). In any case, these restrictions were progressively weakened, notably by the French Treaty of Tianjin (天津條約, 1858) and the Sino-French Convention of Beijing (北京條約, 1860). (See Tableau des Traité, Conventions et arrangements divers, relatifs au Protectorat de La Franc sur les chrétientés en Chine
. 10 May 1900, file box 59. Archives Diplomatiques de Nantes, Paris).
The Catholic Revival was particularly strong in France, where intellectuals were being influenced by the Romantic movement starting in the early 19th century. The support of foreign missions among the common people of France led to the formation of numerous lay organizations with specific aims to sponsor missionary endeavours overseas. With their rapid spread, they developed into the primary fund-raising institutions of the Catholic mission. As far as the expansion of the overseas apostolate was concerned, zeal for missionary work led to the reorganization of the Propaganda Fide, the Restoration of the Jesuits, and the new confirmation of societies for missionaries for the sake of the disadvantaged (such as women and children). China, a most poupulous country, was a primary focus of the Western missionary movement and a major object of the hopes of Christians around the world. The new surge of French missionary enthusiasm dominated Chinese Catholic mission work in the 19th century, with Zi-ka-wei as the most vivid case.
Presumably, the French Jesuits were eager for a compound that would function as a multi-dimensional role model for their Restoration in East Asia. Such ambition would be realized by the construction of a brand-new scientific centre of the Jiangnan region. This needed careful planning. Jesuits were encouraged in the endeavor by the historical recollections attached to the site proper: Xu Guangqi had conducted agriculture experiments in the compound, the results of which were used in his major agricultural treatise the Complete Treatise on Agricultural Administration (Nongzheng quanshu 農政全書). Besides, as is well known, Xu Guangqi was versed in mathematics and astronomy, and had translated part of Euclid’s Elements of Geometry together with Ricci. The figure of Xu and the relationship between the Zi-ka-wei compound and the Xu family provided a most precious reference for the restored Jesuits from France, confirming that Jesuit engagement with science in China and Asia should continue undiminished. The opening up of China, its need for reform, and the attraction of Western science would all offer the Jesuits another opportunity to bring Christianity to the educated Chinese.
Under the most favorable circumstance, the French Jesuit-run Jiangnan mission carried by far the largest financial investment (6,924,303 gold dollars, or about 70 million French francs), over three and a half times more than the other Chinese Jesuit mission, the one the southeast in Chili (直隸東南, present-day Hebei Province) in the late 1860s (Young 2013, p. 87
). Zi-ka-wei Compound emerged not only as the capital of the restored mission of the Jesuits but as the leading experimental area of scientific practices with well-trained human resources and costly institutions.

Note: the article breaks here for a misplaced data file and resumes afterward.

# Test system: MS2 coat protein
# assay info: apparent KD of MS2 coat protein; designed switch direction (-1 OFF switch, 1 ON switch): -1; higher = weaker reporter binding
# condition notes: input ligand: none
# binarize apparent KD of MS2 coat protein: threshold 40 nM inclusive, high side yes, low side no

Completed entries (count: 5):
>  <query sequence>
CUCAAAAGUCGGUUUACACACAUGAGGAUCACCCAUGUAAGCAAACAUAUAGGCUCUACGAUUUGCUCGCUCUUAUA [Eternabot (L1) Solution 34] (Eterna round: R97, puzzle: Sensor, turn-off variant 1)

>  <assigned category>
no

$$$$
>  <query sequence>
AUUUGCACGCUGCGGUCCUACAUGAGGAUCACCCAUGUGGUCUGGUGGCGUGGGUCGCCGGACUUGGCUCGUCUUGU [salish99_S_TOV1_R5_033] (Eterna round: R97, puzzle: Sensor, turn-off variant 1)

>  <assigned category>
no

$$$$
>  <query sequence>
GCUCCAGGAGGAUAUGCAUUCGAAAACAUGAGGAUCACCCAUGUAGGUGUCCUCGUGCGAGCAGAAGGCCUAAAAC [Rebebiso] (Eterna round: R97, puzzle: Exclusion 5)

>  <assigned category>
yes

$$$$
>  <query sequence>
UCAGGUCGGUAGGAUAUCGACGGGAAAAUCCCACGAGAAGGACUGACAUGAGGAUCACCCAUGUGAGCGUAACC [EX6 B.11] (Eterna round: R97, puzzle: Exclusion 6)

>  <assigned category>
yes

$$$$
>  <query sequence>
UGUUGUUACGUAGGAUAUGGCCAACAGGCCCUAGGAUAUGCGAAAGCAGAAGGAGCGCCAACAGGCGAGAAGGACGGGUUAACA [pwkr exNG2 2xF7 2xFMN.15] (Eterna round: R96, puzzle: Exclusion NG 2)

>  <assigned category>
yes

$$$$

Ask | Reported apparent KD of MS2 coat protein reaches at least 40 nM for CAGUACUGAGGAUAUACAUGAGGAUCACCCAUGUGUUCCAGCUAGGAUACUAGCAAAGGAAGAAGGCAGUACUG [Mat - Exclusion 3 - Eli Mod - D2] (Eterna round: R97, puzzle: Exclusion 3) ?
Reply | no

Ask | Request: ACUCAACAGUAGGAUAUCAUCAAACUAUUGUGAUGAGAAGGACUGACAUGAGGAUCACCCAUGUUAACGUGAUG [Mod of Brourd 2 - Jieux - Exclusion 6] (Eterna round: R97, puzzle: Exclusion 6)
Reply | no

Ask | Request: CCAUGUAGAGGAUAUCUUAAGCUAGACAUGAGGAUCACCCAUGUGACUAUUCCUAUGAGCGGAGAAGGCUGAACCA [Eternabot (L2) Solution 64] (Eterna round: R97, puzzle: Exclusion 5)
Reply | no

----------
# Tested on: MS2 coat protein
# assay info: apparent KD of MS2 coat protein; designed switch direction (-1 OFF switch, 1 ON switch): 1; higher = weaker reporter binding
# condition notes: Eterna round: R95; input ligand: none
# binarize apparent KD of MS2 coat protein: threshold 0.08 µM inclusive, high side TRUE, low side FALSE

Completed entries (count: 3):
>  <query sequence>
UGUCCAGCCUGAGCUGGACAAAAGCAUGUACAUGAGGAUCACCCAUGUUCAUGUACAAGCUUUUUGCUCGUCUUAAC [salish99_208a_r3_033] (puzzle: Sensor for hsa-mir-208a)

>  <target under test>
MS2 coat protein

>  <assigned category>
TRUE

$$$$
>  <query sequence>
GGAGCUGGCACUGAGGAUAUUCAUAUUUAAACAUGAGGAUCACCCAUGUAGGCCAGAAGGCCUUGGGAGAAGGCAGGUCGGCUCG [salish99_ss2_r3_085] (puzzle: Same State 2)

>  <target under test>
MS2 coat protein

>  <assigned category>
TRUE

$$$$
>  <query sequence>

4. Contribution: The Continuing Efforts on Scientific Disciplines
Whatever the size of their investment may have been, the Jesuits’ aim of reviving the scientific activities that had contributed to the success of the first Jesuit mission in the earlier centuries proved to be slower and more difficult than foreseen (Latourette 1929, pp. 340–41
). Decisive action was not taken until August 1872, when the newly established scientific committee drafted a plan to turn Zi-ka-wei into a center of scientific research in order to catch up with the scientific progress of the Protestants (see Joachim Kurtz, “Messenger of the Sacred Heart”, From Woodblocks to the Internet Chinese Publishing and Print Culture in Transition, circa 1800 to 2008
, (Brokaw and Reed 2010, pp. 81–110
). Almost two decades and a half after the first building of the Jesuit Residence, many institutions, which were preliminary settled along the banks of the waterways, appealed urgently for a large-scale network to interweave them under the framework of Western knowledge. (On the more general issue of Jesuits’ contribution to modern science, see the entry “Science” from (Worcester 2017, pp. 722–30
).) Titular Bishop Adrien Languillat (郎懷仁, 1808–1878), the vicar apostolic of Jiangnan, and Agnello Della Corte (穀振聲, 1819–1896), the superior of the Jesuits in the Apostolic Vicariate of Jiangnan, decided to found a “Comité scientifique du Kiang-nan” based on the existing but relatively separated scientific works of individual Jesuit missionaries ongoing since their first settlement. The committee initially directed the mission to take action in four areas with diversified emphasis and targets (la Servière 1925, vol. 2, pp. 192–98
The first group and, initially, the most successful was the construction of a meteorological observatory “worthy of the Society [of Jesus]” (Latourette 1929, p. 43
). It was tasked with running the observatory and scientific publishing and was headed by Auguste Colombel (高龍鞶, 1833–1905). From 1873 onward, the Observatoire Météorologique published daily weather reports and forecasts that instantly raised the mission’s visibility in the region and provided data for comparative studies in Europe. The activities of the Observatoire were soon expanded to include seismological and astronomical studies, and in the 1890s researchers at the Observatoire developed a maritime warning system that was adopted by the Inspectorate General of Customs all along the coast of the Yangtze River (Brunhes 1924, pp. 26–38
The second group was responsible for natural history research, with Pierre Marie Heude (韓伯祿, 1836–1902) overseeing the museum and publishing its research findings (see Figure 2
The Heude Musée, which was called in English the Museum of Natural History and the Museum of Chinese Antiquities, achieved world fame by strengthening the circulation of natural history knowledge to a broad audience in the public realm. As a renowned scientist, Heude assembled collections and its exhibition almost immediately after his arrival in 1868. The Musée attracted considerable curiosity and functioned as the communication center in terms of both educational activities and research work. Six volumes of Mèmoires L’histoire Naturelle de L’empire Chinois